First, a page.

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Computer Audiophile


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About fas42

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    Blue Mountains, Australia

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  1. fas42

    How much does it cost to be an audiophile?

    I'm not a naturally 'physical' person - I tend to take a long time to learn a new motor skill ... but I attended a class where they did welding one day - and I took to it like the proverbial duck to ... . Something clicked, and I was madly joining up bits of the metal to each other, in a frenzy - the instructor stopped me, because I was going through too much consumables ... Is there a "physical IQ"?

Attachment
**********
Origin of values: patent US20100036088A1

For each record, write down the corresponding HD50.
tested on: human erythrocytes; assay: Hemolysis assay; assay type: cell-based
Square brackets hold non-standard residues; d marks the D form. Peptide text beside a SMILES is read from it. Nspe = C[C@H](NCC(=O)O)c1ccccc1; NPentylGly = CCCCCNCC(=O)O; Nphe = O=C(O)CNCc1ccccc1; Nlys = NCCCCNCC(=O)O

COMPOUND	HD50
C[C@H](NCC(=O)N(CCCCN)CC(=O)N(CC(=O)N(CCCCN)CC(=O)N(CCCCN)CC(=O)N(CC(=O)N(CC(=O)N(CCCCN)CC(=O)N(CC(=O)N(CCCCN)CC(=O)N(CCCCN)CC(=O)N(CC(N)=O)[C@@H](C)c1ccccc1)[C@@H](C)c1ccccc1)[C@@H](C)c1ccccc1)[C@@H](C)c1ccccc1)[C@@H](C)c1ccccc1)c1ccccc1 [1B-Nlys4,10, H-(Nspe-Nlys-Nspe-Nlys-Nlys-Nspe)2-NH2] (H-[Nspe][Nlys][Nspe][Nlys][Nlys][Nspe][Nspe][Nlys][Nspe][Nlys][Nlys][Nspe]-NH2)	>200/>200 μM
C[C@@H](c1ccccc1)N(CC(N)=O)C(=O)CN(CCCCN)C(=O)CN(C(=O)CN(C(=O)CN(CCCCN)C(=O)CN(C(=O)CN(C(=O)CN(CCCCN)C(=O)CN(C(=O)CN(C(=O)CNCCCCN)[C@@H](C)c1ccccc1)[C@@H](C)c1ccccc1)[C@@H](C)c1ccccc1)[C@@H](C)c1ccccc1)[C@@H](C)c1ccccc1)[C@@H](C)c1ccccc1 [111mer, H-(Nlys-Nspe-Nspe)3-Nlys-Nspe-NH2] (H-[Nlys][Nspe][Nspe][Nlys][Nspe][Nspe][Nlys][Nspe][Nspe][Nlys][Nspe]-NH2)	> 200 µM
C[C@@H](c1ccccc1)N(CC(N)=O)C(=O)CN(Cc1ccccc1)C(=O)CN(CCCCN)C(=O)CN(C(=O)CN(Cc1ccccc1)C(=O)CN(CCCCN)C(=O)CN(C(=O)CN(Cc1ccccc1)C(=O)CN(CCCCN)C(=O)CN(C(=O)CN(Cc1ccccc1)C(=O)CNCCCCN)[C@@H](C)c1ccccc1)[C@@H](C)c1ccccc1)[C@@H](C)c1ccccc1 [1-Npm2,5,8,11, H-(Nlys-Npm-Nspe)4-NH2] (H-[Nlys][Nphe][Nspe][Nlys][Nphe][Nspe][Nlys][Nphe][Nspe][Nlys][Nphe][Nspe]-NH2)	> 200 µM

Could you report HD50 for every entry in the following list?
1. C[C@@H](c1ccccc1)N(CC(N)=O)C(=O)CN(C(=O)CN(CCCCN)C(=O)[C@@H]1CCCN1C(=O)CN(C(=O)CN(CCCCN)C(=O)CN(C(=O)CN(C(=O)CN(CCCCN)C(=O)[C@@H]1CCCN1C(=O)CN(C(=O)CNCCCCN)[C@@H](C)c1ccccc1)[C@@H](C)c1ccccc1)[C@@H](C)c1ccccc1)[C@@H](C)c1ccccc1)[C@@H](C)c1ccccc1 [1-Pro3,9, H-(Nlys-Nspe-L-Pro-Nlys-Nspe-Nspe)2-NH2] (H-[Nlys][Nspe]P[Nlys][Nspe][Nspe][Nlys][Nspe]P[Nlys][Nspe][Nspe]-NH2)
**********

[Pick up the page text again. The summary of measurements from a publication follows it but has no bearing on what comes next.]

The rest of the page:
2. fas42

    The New CA Issues and Feedback Thread

    Okay, now the Emoji popup has gone bad - all the the original icons are replaced with text characters
  3. fas42

    How much does it cost to be an audiophile?

    Cryptic? From where I stand I find it quite loony how many audiophiles address improving their system - akin to the owner of a Ferrari buying very expensive, multi-coloured wheel nuts, or changing the fabric of the seat covers, and how they're stitched - so that "it goes better" ... ummm ... In every other field of endeavour troubleshooting is seen as part and parcel of how to get things right - but audio is a bizzaro land where such activity is considered somewhat deviant ... I'm happy to keep being "cryptic" - mainly, because it gets results ...
  4. fas42

    ISO Regen performance Improvement Cheap!